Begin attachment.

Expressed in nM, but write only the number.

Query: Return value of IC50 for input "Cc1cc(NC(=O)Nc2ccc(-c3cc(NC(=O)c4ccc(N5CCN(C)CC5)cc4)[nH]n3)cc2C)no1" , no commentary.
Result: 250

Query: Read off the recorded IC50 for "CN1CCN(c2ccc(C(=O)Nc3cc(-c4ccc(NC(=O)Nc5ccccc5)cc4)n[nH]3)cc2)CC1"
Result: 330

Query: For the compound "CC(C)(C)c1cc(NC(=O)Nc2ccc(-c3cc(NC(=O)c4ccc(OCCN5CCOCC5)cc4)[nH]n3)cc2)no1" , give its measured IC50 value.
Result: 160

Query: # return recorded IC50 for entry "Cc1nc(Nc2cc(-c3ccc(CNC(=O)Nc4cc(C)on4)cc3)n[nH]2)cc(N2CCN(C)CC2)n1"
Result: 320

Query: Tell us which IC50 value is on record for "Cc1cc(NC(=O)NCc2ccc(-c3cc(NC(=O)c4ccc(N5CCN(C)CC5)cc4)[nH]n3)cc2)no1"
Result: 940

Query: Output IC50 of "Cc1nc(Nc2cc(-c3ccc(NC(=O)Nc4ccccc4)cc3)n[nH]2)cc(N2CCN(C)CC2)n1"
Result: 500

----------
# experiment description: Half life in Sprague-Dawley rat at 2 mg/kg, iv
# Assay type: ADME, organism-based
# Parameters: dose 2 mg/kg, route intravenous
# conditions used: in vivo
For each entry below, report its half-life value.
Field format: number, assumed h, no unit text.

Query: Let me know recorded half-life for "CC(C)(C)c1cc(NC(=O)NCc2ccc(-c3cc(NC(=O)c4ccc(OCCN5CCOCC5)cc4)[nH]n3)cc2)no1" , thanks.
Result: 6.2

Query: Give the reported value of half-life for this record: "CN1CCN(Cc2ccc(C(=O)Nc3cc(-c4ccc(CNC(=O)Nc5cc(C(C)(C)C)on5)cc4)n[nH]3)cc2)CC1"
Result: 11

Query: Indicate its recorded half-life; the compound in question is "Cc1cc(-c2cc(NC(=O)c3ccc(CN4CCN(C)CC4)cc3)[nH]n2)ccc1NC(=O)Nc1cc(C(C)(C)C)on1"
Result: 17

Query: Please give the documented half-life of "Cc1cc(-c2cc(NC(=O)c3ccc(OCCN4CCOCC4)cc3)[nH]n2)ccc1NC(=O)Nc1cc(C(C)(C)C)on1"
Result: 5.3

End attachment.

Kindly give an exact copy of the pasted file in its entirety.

Expressed in nM, but write only the number.

Query: Return value of IC50 for input "Cc1cc(NC(=O)Nc2ccc(-c3cc(NC(=O)c4ccc(N5CCN(C)CC5)cc4)[nH]n3)cc2C)no1" , no commentary.
Result: 250

Query: Read off the recorded IC50 for "CN1CCN(c2ccc(C(=O)Nc3cc(-c4ccc(NC(=O)Nc5ccccc5)cc4)n[nH]3)cc2)CC1"
Result: 330

Query: For the compound "CC(C)(C)c1cc(NC(=O)Nc2ccc(-c3cc(NC(=O)c4ccc(OCCN5CCOCC5)cc4)[nH]n3)cc2)no1" , give its measured IC50 value.
Result: 160

Query: # return recorded IC50 for entry "Cc1nc(Nc2cc(-c3ccc(CNC(=O)Nc4cc(C)on4)cc3)n[nH]2)cc(N2CCN(C)CC2)n1"
Result: 320

Query: Tell us which IC50 value is on record for "Cc1cc(NC(=O)NCc2ccc(-c3cc(NC(=O)c4ccc(N5CCN(C)CC5)cc4)[nH]n3)cc2)no1"
Result: 940

Query: Output IC50 of "Cc1nc(Nc2cc(-c3ccc(NC(=O)Nc4ccccc4)cc3)n[nH]2)cc(N2CCN(C)CC2)n1"
Result: 500

----------
# experiment description: Half life in Sprague-Dawley rat at 2 mg/kg, iv
# Assay type: ADME, organism-based
# Parameters: dose 2 mg/kg, route intravenous
# conditions used: in vivo
For each entry below, report its half-life value.
Field format: number, assumed h, no unit text.

Query: Let me know recorded half-life for "CC(C)(C)c1cc(NC(=O)NCc2ccc(-c3cc(NC(=O)c4ccc(OCCN5CCOCC5)cc4)[nH]n3)cc2)no1" , thanks.
Result: 6.2

Query: Give the reported value of half-life for this record: "CN1CCN(Cc2ccc(C(=O)Nc3cc(-c4ccc(CNC(=O)Nc5cc(C(C)(C)C)on5)cc4)n[nH]3)cc2)CC1"
Result: 11

Query: Indicate its recorded half-life; the compound in question is "Cc1cc(-c2cc(NC(=O)c3ccc(CN4CCN(C)CC4)cc3)[nH]n2)ccc1NC(=O)Nc1cc(C(C)(C)C)on1"
Result: 17

Query: Please give the documented half-life of "Cc1cc(-c2cc(NC(=O)c3ccc(OCCN4CCOCC4)cc3)[nH]n2)ccc1NC(=O)Nc1cc(C(C)(C)C)on1"
Result: 5.3